One is in the capital city of Kampala, Uganda, a metropolis where you can get relatively slow connectivity from any of about 10 mobile carriers or Internet service providers. In November, Google announced that it had installed 170 kilometers of fiber-optic lines in Kampala, a major step forward that could enable local carriers and ISPs to provide faster speeds at lower prices. (Fewer than 1 percent of sub-Saharan Africans have fixed broadband, defined by the U.N.’s International Telecommunication Union as a data rate of two megabits per second; 11 percent have mobile broadband, defined as 3G or similar service.)
If Facebook really wants to connect more people, it should support cutting-edge wireless networks.
A handful of other projects are meant to provide Internet access where none previously existed at all. One is unfolding in the region around Nanyuki, Kenya, a town at the foot of Mount Kenya. In poor and sparsely populated areas like this, extending fiber makes no sense economically—wireless carriers often fail to recoup their investments in even conventional cellular base stations powered by diesel generators. But in Nanyuki, an experimental low-cost wireless Internet system is radically altering the economics.
It works like this: first, a powerful microwave transmitter delivers a high-bandwidth connection from a fiber terminus to several fixed wireless base stations over tens of kilometers. These base stations retransmit data on unused television frequencies—called “white spaces”—to 40 solar-powered Wi-Fi routers and phone-recharging stations in schools, clinics, businesses, and community centers. The Nanyuki apparatus already serves 20,000 people, and this capacity is set to triple. Most important, it does so for less than $5 per user per month—5 percent of the region’s average annual income
The company behind this effort is Microsoft, but Google has just completed a similar trial to provide bandwidth to schools in Cape Town, South Africa. Companies are testing many other white-space efforts around the world. The impact could be large: what many places need is simple access to the airwaves, which is frequently restricted by national governments. “If you look around the world—whether in the U.S. or the Philippines—the issues around digital inclusion and universal access are mainly policy challenges,” says Paul Garnett, director of Microsoft’s technology policy group.
Reaching the remotest
But white spaces are only as good as the base stations and power supplies at the farthest endpoints. Vanu Bose, CEO of a company called Vanu that develops cheap cellular base stations, tells the story of an enterprising man in Zambia who collects cell phones every morning from his fellow villagers. He then drives three hours to a spot where he can get a signal from a cellular tower—and switches on all the phones so they can ingest all the text messages and voice mails that have accumulated since the previous day’s excursion.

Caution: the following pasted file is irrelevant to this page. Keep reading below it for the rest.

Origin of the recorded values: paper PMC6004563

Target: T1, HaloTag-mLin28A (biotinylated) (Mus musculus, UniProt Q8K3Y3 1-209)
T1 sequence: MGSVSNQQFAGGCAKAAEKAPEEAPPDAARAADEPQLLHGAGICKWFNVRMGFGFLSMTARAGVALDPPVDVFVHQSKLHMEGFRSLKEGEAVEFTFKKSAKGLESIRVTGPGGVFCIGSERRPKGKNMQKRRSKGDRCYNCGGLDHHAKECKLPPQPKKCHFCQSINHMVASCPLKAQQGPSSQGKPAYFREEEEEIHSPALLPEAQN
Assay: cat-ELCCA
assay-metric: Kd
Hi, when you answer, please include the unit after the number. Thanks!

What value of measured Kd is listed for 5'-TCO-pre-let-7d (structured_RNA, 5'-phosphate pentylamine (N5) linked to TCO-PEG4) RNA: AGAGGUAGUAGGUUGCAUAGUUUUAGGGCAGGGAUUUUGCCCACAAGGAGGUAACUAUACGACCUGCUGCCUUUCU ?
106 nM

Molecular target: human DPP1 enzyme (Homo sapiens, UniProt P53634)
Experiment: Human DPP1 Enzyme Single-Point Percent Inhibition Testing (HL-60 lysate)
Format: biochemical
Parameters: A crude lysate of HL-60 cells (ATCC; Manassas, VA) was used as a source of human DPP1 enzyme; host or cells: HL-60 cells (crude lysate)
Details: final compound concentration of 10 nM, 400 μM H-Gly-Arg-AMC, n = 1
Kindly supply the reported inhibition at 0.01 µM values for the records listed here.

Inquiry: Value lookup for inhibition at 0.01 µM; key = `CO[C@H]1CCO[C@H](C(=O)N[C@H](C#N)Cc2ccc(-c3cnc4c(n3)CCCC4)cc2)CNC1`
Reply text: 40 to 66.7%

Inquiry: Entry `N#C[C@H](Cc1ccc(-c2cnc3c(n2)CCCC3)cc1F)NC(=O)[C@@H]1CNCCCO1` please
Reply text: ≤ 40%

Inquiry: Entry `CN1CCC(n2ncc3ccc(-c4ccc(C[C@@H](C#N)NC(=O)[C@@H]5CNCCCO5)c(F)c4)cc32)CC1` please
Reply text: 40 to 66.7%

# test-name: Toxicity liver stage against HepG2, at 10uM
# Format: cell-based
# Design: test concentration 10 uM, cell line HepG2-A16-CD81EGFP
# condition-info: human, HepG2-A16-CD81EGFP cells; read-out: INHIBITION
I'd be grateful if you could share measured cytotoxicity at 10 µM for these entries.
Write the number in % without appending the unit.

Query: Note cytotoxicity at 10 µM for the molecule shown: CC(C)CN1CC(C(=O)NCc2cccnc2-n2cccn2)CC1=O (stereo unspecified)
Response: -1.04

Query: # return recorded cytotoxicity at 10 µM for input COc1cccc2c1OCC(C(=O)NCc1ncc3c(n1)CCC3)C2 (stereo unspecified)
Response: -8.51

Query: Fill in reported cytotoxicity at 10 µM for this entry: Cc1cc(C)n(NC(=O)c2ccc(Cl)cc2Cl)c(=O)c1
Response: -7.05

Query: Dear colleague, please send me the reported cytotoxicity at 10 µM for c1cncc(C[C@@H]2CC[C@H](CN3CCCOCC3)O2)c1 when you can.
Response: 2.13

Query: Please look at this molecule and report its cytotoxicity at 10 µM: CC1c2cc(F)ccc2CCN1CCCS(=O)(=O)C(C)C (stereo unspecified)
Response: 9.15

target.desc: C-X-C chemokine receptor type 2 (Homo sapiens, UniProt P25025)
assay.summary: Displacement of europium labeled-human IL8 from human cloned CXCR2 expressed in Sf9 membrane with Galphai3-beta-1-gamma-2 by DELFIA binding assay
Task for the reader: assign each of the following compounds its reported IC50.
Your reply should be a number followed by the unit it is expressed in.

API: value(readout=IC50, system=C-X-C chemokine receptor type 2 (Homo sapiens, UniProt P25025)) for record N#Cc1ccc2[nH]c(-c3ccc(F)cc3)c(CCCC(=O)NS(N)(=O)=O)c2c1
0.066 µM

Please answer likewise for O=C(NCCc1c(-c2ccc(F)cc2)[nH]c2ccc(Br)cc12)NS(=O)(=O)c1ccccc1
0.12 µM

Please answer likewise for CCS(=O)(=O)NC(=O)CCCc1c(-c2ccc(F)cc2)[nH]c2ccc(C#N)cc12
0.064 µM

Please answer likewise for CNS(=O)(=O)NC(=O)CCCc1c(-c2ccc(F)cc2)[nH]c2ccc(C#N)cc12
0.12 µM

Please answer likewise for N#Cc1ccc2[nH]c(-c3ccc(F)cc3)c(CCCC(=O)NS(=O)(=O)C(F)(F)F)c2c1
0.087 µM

This workaround is a reminder that there are still more than 200 million people in Africa alone who don’t even have the most basic cellular phone service. For Zambia, Bose has developed what he claims is the lowest-power base station on the market: a rugged unit that can connect to the Internet in a number of ways, including microwave links, satellite links, and white spaces, and serve up access to 1,000 villagers per node. All it needs is 50 watts of power from solar panels, with a few watts left over for a communal phone-charging dock. This provides very basic voice and data service and maybe one low-bandwidth Wi-Fi hot spot.
Broadband it ain’t. But such service can be transformational—enabling families to stay in touch, emergency medical aid to be summoned, educational materials to be delivered. “Internet.org is all about higher-capacity networks and more bandwidth,” Bose says. “But we shouldn’t think about bandwidth first but connectivity of any kind first. They are very different things. One communications transaction per day is infinitely better than zero.”
Beyond hyperefficient setups like Bose’s, Google has prototyped a new concept: fleets of solar-powered balloons in the stratosphere, networking among one another and beaming Internet connectivity to far-flung rural areas at speeds comparable to 3G. It’s been criticized as a marketing stunt, and it may not even work. But in contrast to Facebook’s effort to increase data efficiency, “at least it’s funky and new, at least it’s interesting, at least it’s ambitious,” says Ethan Zuckerman, who today is director of the Center for Civic Media at MIT’s Media Lab.
Facebook says its focus is in the right place, and that helping more people who already own phones to afford data plans is a crucial job. That’s why the broad outlines of Internet.org involve figuring out how to deliver data more efficiently, in part through new business models. “A good way to look at it is that it’s a first step, and a really hard problem to solve,” says Aaron Bernstein, a former Qualcomm executive who is now a director of mobile partnerships at Facebook. And all the companies and organizations promoting and working toward Internet connectivity agree that there will be no silver bullet. “Only a lot of lead bullets,” as Facebook’s Parikh puts it.
But Facebook must shoot those bullets at the right targets. If the company really wants to make access more affordable, it can make sure its data is in the countries where people are using the service. If it really wants to connect more people, it can fund and support cutting-edge wireless networks. As John F. Kennedy said about the Peace Corps, 24 years before Zuckerberg was born: “Americans are willing to contribute. But the effort must be far greater than we have ever made in the past.”